Tiptoeing through life

“We tiptoe through life hoping to safely make it to death.”  — Unknown

I was sitting on an examination table in my doctor’s office, wearing a gigantic shapeless “gown”, a paper blanket across my lap, when I read the line above. I think it would have struck me in another setting, but given where I was it seemed imbued with special significance.

When my doctor entered the room, she asked what I was reading. I showed her the book’s cover and read the line to her. She said, “So, what’s on your bucket list that you haven’t done yet?”

I drew a blank.

She waited for an answer, but when one wasn’t forthcoming, she said, “Well, it’s probably a good idea to get clear on the things you still want to do so you can get busy doing them.”

Its not that there aren’t things on my bucket list (though I don’t have or want a formal one). But most of them are really big things I don’t ever say out loud. Most of them are things I don’t even know how to articulate, much less begin. Many of them are things I can’t do and tiptoe safely at the same time.

In her book, Traveling with Pomegranates, Sue Monk Kidd talks about entering her fifties and, suddenly, fearing death in a way that was new. At the same time, she was overcome with a desire to write fiction – which she had never done. These fears and desires warred within her – and as I reread the book this year, her story resonated deeply within me. The fact that she went on to publish a stunning first novel, The Secret Life of Bees, should fill me with hope.

Instead, I keep getting stuck at the notion that death hovers on a horizon that feels exponentially closer than it did a few years ago. I vacillate between acting as if I can hide from it and wanting to explode into next week shouting, “Let’s see what you’ve got!” Usually, I very quickly fall back into the life-long pattern of tiptoeing.

“We tiptoe through life hoping to safely make it to death.”  What an absurd thought, an absurd way of being in this life. No matter how we live, life ends at the same point for each of us – death. Why do we allow this one future event keep us from living as fully as we can before it arrives?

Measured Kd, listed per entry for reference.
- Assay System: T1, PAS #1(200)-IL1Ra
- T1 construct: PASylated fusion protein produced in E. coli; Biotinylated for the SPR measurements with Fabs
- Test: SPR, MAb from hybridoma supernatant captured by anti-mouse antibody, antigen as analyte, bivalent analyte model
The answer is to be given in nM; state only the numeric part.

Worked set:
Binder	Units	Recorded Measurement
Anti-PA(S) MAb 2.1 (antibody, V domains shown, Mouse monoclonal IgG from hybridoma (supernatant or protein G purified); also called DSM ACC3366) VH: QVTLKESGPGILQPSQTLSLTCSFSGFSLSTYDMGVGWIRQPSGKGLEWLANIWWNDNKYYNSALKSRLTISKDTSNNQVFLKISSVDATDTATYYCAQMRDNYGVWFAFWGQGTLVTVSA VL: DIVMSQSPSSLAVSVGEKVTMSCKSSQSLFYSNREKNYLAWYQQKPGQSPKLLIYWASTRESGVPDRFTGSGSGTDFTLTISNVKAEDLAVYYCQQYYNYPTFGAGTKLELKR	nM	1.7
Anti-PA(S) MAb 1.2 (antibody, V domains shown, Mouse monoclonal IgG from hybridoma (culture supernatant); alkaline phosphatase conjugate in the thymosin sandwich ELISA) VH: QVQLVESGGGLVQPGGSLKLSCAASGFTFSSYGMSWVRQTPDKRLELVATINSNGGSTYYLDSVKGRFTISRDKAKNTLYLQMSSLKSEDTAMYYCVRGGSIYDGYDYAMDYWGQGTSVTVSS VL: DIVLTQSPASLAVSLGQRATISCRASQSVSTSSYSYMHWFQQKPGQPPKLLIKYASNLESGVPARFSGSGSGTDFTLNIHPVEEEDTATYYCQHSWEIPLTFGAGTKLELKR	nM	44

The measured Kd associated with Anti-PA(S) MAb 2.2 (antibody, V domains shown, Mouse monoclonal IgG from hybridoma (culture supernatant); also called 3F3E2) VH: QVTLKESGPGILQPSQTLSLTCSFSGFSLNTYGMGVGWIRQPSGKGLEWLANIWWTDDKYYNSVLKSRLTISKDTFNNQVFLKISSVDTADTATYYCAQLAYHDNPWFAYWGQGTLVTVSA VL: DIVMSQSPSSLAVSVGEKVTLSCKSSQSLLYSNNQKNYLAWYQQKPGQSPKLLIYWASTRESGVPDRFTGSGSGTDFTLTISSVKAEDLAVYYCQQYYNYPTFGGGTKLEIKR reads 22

As I’ve sat with this line, looking at my own tiptoeing ways, I’ve realized a couple of things. First, I’m going to stop warning my loved ones to “Be safe” every time they take off on a trip or an adventure. I’m going to tell them to “Have fun!” “Enjoy” “Go big!” instead. They don’t need my encouragement to play it safe – most of us take that to the extreme. But we could all stand a little encouragement to go for it (whatever it is). For the children and young people in my life, I want to model that playing it safe is not the paramount value in life. They’ll hear plenty of messages about avoiding risks, mine doesn’t need to be one of them.

Second, I’m going try to hold and nurture possibilities for myself as if they are newborn children – feeding them, encouraging them, forgoing sleep if need be. I’ll keep reading books that exhort me to dream big and take steps to make those dreams happen. And the next time someone asks me what’s on my bucket list I’m going to give them an answer. Because I know what I want – and it’s about time I stopped tiptoeing around.








5 thoughts on “Tiptoeing through life

  1. Go, Jen! I agree that it is pretty silly of us to worry as much as we do considering that we all come to the same end. Let me know how I can help you ‘go big’!

  2. I’m sure you’ve seen it, since it has been around for a while, but I liked your post, partly because I always feel compelled to warn anybody leaving to “drive carefully” rather than “go out and have fun.” Your post made me think of this song: https://youtu.be/z5Otla5157c

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